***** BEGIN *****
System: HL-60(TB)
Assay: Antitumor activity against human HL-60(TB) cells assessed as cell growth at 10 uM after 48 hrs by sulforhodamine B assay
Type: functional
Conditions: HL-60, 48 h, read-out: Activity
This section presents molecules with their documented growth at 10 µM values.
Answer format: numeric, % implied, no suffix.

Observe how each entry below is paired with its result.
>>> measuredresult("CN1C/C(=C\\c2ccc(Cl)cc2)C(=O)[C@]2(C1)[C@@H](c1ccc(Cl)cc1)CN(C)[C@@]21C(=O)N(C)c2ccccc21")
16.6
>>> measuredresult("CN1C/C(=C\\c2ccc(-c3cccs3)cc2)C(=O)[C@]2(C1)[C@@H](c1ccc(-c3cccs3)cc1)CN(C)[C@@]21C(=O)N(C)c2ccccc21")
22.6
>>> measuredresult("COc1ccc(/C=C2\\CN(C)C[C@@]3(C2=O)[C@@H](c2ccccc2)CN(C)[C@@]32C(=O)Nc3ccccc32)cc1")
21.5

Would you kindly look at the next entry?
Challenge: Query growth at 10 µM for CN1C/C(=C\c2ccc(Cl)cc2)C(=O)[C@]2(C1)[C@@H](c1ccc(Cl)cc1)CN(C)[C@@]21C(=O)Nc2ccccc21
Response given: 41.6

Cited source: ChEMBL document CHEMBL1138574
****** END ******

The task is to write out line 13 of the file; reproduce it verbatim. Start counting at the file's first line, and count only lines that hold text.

21.5